Students at Mainz University are familiarized with the basic principles of language learning and teaching. Teaching (English as) a foreign language as a meaningful, professional, and responsible undertaking is impossible without having significant recourse to and making substantial use of the insights into the principles of language learning and teaching as they are offered by Second Language Acquisition (SLA), Teaching English as a Foreign Language (TEFL) and Applied Linguistics (AL) in general. For this purpose, it is a necessary precondition that the language student acquire an awareness of the language at all its levels and for its major communicative functions.
The abovementioned disciplines provide the necessary background, both in theory and practice of what general principles and cognitive mechanisms underlie and determine how this competence can be successfully achieved. They are informed by both linguistics and psychology, and they presuppose the study of the cognitive representations and mechanisms of second language processing and their time-course of acquisition before the more practical issues of instruction in the foreign language classroom can plausibly be accounted for.
Modern language teaching is learner-centered, which means that the conditions of the individual student have to be taken into account, as has their native language, their personal, social, and cultural background as well as their motivations for learning the language. And since the predominant setting for learning a foreign language in school is the classroom, future teachers also need to become familiar with effective learning strategies and the context of formal, institutionalized and instruction-based language teaching,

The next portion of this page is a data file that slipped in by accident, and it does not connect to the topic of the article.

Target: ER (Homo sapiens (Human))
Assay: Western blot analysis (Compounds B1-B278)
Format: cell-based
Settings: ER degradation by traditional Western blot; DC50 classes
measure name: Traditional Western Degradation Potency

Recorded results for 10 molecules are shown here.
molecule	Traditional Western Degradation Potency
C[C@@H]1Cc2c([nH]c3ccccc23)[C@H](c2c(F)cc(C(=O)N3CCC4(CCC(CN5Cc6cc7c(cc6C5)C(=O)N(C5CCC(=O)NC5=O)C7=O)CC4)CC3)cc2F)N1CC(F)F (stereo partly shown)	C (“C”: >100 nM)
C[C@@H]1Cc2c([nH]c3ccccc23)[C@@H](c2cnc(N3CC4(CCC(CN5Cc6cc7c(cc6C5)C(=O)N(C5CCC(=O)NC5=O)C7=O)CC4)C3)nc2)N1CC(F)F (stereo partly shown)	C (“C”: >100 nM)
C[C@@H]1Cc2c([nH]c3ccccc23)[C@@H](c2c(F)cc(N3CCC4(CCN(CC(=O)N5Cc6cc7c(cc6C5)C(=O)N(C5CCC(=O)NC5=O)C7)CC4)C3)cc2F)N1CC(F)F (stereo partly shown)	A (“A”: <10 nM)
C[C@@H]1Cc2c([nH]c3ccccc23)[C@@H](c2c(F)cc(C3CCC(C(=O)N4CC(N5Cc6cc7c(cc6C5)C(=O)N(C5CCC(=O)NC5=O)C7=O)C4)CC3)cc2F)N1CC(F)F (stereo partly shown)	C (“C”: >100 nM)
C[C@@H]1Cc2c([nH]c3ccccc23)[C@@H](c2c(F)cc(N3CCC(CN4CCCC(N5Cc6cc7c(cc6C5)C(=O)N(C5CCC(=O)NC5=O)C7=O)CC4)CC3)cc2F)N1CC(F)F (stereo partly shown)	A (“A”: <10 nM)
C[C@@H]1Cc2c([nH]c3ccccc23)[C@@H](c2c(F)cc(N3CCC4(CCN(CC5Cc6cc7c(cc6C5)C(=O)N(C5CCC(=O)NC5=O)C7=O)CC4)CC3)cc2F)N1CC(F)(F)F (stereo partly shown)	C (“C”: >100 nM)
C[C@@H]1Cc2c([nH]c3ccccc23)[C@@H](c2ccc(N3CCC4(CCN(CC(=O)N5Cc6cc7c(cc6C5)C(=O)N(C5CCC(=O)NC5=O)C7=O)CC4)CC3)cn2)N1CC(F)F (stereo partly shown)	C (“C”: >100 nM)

Among the essentials that SLA needs to explain are
- Why learners of different native language backgrounds and with different native-second/foreign language configurations may encounter different problems in the learning process
- Why there are differences between child and adult learners in their rate of acquisition and level of attainment
- Why there are individual differences between learners and how aptitude, attitude, and motivation are related to rate of progress and success;
- Why awareness and attention, focus on form and negative feedback are important for successful language learning
» Selected readings: Second Language Acquisition
- Davies, Alan and Catherine Elder, eds. (2004), The Handbook of Applied Linguistics. London: Blackwell.
- Doughty, Catherine J. and Michael H. Long, eds. (2003), The Handbook of Second Language Acquisition. Oxford: Blackwell.
- Ellis, Rod (²2008), The Study of Second Language Acquisition. Oxford: OUP.
- Ellis, Rod and Gary Barkhuizen (2005), Analysing Learner Language. Oxford: OUP.
- Gass, Susan M. and Larry Selinker (2008), Second Language Acquisition. An Introductory Course. 3rd edition. Mahwah/NJ: Erlbaum.
- Mitchell, Rosamond and Florence Myles (2004), Second Language Learning Theories. 2nd edition. London: Arnold.
- Ritchie, William C. and Tej K. Bhatia, eds. (2009). The New Handbook of Second Language Acquisition. 2nd rev. edition. Bingley: Emerald.
- Robinson, Peter and Nick Ellis, eds. (2008), Handbook of Cognitive Linguistics and Second Language Acquisition. Mahwah/NJ: Erlbaum.